The use of corrosion resistant cables connected to ballast on the seafloor and submerged flotation devices at depths below the sailing drafts of ships are able to suspend arrays of oyster farms, abalone farms and provide anchor points for downward growing commercial varieties of oceanic vegetation. Some varieties of oceanic vegetation are edible while other varieties have been processed into fertilizer for houseplants, gardens and small farms. The continually flowing current carries nutrients that sustain filter-feeder shellfish and various species of ocean vegetation.

Hydrokinetic Turbines

There may be future potential to install submerged hydrokinetic turbines under the narrowest and shallowest sections of the Strait of Gibraltar, to generate electric power for several hours every day when the Atlantic Ocean is at high tide and water current flows at 2 m/s. This history of the technology dates back over centuries and operation of waterwheel s that sustained the operation of numerous industries. Some modern submerged waterwheels are based on the design of three-bladed wind turbines. Modern versions of the traditional waterwheel are able to operate submerged in vertical-axis or transverse-axis mode.

There is the option of reducing costs by installing multiple transverse/vertical axis turbines in groups with drive shafts coupled and without requiring gearboxes. Each coupled group of turbines would drive a single water pump connected to the coast via flexible piping, with pumped water from multiple groups of turbines driving a single large shore-based electrical generator. The use of drive shafts with flexible drive-couplings based on corrosion-resistant ceramic bearings would allow groups of multiple three-bladed horizontal axis turbines to each drive a single submerged water pump linked to a shore-based electrical generator.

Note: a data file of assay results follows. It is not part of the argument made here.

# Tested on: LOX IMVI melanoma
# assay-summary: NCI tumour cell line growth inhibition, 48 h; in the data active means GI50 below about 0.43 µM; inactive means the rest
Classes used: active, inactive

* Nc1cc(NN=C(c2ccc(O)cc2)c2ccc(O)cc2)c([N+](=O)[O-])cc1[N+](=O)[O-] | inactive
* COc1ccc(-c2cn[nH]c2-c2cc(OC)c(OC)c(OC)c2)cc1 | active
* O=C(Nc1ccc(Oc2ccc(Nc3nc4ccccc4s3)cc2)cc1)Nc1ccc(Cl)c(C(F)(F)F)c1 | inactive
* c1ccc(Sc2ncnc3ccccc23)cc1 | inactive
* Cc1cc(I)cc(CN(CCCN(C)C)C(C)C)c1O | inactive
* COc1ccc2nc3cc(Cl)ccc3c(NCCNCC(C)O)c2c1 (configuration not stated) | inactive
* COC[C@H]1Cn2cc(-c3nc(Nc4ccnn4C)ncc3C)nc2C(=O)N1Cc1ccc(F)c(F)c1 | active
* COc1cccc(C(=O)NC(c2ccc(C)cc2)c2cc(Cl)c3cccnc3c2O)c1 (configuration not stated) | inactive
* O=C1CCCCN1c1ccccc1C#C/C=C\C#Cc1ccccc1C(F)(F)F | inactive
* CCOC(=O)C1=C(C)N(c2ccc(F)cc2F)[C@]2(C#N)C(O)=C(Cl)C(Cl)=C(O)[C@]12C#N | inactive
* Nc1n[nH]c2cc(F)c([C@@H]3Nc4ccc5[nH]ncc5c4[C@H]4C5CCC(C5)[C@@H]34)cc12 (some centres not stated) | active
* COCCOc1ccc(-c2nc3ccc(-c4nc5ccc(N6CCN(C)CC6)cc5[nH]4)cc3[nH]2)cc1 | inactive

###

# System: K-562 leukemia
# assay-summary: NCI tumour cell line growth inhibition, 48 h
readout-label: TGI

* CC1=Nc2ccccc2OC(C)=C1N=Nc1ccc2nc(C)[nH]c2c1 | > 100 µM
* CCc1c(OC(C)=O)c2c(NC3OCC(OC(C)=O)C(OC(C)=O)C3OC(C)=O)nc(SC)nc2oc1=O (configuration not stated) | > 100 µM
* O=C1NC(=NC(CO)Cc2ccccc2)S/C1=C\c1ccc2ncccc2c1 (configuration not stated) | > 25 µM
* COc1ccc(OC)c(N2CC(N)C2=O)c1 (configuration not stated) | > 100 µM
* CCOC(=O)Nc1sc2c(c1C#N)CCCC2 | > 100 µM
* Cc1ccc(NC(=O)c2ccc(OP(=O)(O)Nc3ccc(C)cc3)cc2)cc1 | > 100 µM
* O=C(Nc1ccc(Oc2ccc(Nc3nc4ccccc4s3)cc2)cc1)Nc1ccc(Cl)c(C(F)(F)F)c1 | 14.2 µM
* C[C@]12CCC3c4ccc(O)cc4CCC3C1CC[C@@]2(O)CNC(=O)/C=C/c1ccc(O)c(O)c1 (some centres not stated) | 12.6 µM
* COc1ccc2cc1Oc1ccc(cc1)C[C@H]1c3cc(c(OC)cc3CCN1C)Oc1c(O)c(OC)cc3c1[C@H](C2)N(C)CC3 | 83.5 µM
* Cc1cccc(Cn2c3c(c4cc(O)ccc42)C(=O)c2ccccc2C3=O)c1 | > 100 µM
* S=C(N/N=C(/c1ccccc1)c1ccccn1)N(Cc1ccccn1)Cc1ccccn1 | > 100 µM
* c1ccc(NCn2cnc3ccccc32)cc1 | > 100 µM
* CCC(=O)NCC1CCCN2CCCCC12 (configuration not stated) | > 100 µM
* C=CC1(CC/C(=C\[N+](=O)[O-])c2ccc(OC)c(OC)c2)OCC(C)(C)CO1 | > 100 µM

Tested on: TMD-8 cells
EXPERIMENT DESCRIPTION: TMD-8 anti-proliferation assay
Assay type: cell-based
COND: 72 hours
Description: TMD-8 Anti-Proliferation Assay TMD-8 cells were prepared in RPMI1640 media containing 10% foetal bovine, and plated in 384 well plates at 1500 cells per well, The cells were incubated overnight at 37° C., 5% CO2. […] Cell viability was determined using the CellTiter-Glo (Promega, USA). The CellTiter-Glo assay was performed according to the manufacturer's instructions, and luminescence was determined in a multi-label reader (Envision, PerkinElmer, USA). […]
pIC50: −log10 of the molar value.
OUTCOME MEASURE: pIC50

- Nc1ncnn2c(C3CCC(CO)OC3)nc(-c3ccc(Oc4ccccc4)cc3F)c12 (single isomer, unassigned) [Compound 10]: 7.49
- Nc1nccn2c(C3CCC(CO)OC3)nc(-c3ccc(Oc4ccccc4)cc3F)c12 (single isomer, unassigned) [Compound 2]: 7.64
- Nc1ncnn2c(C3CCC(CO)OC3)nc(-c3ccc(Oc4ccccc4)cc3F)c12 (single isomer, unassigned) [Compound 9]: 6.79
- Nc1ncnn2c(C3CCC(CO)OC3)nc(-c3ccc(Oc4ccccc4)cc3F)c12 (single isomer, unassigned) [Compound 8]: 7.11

Evaporation across the Mediterranean Sea removes more water than all rainfall rivers flowing into the sea, in turn sustaining a continual flow of seawater through the Strait of Gibraltar.

The water current allows for installation of submerged heat exchangers under the strait that could provide the condenser requirements for the operation of steam-based thermal power stations, either solar of nuclear.

The continually flowing current of seawater offers future economic potential to develop fish farms and sea farms that cultivate commercially viable oceanic vegetation.

Warmer summer air temperatures across the Mediterranean Sea could increase future evaporation and along with the need to supply water lost from the Caspian Sea, increase seawater flow velocity through the Strait of Gibraltar to 2 m/s.

In the future should seawater flow at 2 m/s through the Strait of Gibraltar, the channel would be able to sustain the viable operation of hydrokinetic turbines that generate electric power.